Thirdly, if anybody is going to monetize mobile search it is Google. Along with their strategy of giving away Android for free to OEM’s and thus dominating worldwide market share, Big G has plowed vast amounts of resources into this task.

Fourth, people LOVE working at Google. Here’s one of engineer’s Steve Yegge’s  many posts of how awesome it is to work for the company. Posts similar in scope appear everywhere. Google goes out of its way to insure they hire the right people, and if they believe they made a mistake, they are known for letting the person go quickly. Google employees are there to create value for the company.

Bottom Line

If this were a car race you’d look at Apple and Microsoft’s shiny cheap multiples and cash as a huge head start in the race for the hearts of investors, but Google has far more under the hood. In this race, it’s Google, then Apple, and Microsoft plodding along waaaayyyy behind.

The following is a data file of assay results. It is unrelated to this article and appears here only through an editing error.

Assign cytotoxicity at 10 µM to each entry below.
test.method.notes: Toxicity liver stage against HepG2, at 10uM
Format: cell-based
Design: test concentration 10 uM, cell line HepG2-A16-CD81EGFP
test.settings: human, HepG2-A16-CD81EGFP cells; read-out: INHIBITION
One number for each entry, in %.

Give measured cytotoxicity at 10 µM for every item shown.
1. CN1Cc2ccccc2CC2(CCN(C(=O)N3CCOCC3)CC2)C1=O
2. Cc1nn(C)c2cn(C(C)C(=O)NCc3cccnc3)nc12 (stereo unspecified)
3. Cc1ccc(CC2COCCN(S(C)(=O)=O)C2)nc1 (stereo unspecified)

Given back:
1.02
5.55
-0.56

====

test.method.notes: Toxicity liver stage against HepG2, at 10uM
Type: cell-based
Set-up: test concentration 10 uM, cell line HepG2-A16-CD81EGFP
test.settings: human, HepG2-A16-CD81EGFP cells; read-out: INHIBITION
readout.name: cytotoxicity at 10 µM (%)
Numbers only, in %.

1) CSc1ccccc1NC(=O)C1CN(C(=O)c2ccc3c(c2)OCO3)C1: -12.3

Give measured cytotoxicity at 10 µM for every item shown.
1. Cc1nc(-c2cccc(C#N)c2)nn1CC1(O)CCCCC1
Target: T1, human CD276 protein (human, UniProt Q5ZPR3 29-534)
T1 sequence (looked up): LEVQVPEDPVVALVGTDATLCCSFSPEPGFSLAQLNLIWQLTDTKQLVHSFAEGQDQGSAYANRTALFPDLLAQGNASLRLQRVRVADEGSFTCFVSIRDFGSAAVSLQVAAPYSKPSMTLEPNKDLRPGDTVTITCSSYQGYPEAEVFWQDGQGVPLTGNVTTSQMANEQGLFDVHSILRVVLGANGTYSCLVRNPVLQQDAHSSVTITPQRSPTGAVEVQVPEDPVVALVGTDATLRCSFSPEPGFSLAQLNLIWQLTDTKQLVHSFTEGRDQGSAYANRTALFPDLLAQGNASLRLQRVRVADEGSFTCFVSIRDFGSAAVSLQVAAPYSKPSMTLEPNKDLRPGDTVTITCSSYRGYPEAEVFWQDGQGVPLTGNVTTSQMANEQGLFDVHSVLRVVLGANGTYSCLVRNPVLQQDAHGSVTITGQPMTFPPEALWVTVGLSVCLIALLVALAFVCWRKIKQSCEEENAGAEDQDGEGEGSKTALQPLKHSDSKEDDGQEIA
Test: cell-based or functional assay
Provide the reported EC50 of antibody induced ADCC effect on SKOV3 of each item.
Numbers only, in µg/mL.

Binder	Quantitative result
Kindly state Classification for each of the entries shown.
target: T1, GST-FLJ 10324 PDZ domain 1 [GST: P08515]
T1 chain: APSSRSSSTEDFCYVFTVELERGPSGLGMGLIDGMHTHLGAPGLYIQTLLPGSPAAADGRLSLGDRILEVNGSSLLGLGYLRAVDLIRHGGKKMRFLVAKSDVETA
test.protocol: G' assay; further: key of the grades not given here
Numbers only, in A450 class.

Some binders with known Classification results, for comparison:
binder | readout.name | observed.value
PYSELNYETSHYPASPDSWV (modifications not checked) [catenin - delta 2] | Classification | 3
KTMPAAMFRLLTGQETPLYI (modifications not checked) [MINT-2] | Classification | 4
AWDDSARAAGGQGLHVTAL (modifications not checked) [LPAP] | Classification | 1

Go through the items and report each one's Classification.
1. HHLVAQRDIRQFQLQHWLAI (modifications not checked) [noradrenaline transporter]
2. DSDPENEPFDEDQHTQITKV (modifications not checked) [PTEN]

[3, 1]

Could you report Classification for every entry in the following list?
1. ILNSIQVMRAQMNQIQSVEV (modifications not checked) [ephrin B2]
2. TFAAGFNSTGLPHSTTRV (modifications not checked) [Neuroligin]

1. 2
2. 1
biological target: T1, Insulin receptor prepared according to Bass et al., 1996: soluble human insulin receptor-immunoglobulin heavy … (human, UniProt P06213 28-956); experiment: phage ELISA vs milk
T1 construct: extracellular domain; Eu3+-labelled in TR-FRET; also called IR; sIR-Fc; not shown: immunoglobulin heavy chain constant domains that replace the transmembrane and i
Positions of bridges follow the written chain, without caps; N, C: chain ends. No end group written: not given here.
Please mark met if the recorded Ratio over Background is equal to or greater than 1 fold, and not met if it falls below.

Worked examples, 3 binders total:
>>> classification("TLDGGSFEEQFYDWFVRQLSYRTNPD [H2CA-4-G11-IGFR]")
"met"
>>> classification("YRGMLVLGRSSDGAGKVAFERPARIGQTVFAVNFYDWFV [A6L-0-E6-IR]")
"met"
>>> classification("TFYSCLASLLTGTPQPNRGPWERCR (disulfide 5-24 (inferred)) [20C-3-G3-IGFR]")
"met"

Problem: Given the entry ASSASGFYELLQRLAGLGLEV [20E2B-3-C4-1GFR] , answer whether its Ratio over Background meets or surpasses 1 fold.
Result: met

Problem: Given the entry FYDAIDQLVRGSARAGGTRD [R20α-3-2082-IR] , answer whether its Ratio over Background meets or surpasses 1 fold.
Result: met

margiecfl owns Apple, Google, and Microsoft. The Motley Fool recommends Apple and Google. The Motley Fool owns shares of Apple, Google, and Microsoft. Try any of our Foolish newsletter services free for 30 days. We Fools may not all hold the same opinions, but we all believe that considering a diverse range of insights makes us better investors. The Motley Fool has a disclosure policy. Is this post wrong? Click here. Think you can do better? Join us and write your own!

blog comments powered by Disqus